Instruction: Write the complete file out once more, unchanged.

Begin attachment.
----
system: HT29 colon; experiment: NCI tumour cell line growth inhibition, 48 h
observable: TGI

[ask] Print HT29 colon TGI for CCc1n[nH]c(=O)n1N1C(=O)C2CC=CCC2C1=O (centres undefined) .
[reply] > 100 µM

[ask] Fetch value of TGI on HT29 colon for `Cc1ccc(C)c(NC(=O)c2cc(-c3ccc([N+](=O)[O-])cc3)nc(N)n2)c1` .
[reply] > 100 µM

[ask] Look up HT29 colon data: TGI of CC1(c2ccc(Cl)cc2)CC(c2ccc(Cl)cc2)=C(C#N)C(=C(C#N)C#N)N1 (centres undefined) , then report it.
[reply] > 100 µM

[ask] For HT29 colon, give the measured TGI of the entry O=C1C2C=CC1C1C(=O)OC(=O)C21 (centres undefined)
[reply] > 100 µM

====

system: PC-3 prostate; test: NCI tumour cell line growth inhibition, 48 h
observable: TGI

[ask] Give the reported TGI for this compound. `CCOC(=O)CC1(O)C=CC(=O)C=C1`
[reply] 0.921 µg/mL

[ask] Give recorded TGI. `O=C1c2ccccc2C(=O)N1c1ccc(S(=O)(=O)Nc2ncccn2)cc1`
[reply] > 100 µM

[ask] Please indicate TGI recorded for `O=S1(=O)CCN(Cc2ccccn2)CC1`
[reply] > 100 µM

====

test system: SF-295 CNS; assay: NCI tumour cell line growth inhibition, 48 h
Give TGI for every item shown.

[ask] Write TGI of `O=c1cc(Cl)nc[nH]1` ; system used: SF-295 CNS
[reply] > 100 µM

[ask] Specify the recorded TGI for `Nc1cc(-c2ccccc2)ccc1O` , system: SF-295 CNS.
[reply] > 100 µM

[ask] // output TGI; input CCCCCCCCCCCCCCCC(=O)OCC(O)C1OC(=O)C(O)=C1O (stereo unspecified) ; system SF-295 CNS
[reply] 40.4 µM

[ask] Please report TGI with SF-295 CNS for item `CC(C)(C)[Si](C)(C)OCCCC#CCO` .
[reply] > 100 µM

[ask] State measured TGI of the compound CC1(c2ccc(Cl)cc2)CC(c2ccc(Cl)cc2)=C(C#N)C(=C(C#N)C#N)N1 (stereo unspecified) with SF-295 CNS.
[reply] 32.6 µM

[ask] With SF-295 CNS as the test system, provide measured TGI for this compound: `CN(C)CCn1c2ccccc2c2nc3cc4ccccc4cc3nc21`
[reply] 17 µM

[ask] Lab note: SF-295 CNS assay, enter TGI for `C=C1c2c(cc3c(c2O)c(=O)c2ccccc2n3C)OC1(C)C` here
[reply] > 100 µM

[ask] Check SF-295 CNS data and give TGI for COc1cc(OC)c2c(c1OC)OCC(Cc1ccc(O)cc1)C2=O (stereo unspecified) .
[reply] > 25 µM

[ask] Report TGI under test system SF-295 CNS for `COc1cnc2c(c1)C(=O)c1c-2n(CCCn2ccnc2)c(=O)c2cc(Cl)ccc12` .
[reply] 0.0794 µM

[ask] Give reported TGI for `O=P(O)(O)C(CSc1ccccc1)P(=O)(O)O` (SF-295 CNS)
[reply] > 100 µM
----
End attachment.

system: HT29 colon; experiment: NCI tumour cell line growth inhibition, 48 h
observable: TGI

[ask] Print HT29 colon TGI for CCc1n[nH]c(=O)n1N1C(=O)C2CC=CCC2C1=O (centres undefined) .
[reply] > 100 µM

[ask] Fetch value of TGI on HT29 colon for `Cc1ccc(C)c(NC(=O)c2cc(-c3ccc([N+](=O)[O-])cc3)nc(N)n2)c1` .
[reply] > 100 µM

[ask] Look up HT29 colon data: TGI of CC1(c2ccc(Cl)cc2)CC(c2ccc(Cl)cc2)=C(C#N)C(=C(C#N)C#N)N1 (centres undefined) , then report it.
[reply] > 100 µM

[ask] For HT29 colon, give the measured TGI of the entry O=C1C2C=CC1C1C(=O)OC(=O)C21 (centres undefined)
[reply] > 100 µM

====

system: PC-3 prostate; test: NCI tumour cell line growth inhibition, 48 h
observable: TGI

[ask] Give the reported TGI for this compound. `CCOC(=O)CC1(O)C=CC(=O)C=C1`
[reply] 0.921 µg/mL

[ask] Give recorded TGI. `O=C1c2ccccc2C(=O)N1c1ccc(S(=O)(=O)Nc2ncccn2)cc1`
[reply] > 100 µM

[ask] Please indicate TGI recorded for `O=S1(=O)CCN(Cc2ccccn2)CC1`
[reply] > 100 µM

====

test system: SF-295 CNS; assay: NCI tumour cell line growth inhibition, 48 h
Give TGI for every item shown.

[ask] Write TGI of `O=c1cc(Cl)nc[nH]1` ; system used: SF-295 CNS
[reply] > 100 µM

[ask] Specify the recorded TGI for `Nc1cc(-c2ccccc2)ccc1O` , system: SF-295 CNS.
[reply] > 100 µM

[ask] // output TGI; input CCCCCCCCCCCCCCCC(=O)OCC(O)C1OC(=O)C(O)=C1O (stereo unspecified) ; system SF-295 CNS
[reply] 40.4 µM

[ask] Please report TGI with SF-295 CNS for item `CC(C)(C)[Si](C)(C)OCCCC#CCO` .
[reply] > 100 µM

[ask] State measured TGI of the compound CC1(c2ccc(Cl)cc2)CC(c2ccc(Cl)cc2)=C(C#N)C(=C(C#N)C#N)N1 (stereo unspecified) with SF-295 CNS.
[reply] 32.6 µM

[ask] With SF-295 CNS as the test system, provide measured TGI for this compound: `CN(C)CCn1c2ccccc2c2nc3cc4ccccc4cc3nc21`
[reply] 17 µM

[ask] Lab note: SF-295 CNS assay, enter TGI for `C=C1c2c(cc3c(c2O)c(=O)c2ccccc2n3C)OC1(C)C` here
[reply] > 100 µM

[ask] Check SF-295 CNS data and give TGI for COc1cc(OC)c2c(c1OC)OCC(Cc1ccc(O)cc1)C2=O (stereo unspecified) .
[reply] > 25 µM

[ask] Report TGI under test system SF-295 CNS for `COc1cnc2c(c1)C(=O)c1c-2n(CCCn2ccnc2)c(=O)c2cc(Cl)ccc12` .
[reply] 0.0794 µM

[ask] Give reported TGI for `O=P(O)(O)C(CSc1ccccc1)P(=O)(O)O` (SF-295 CNS)
[reply] > 100 µM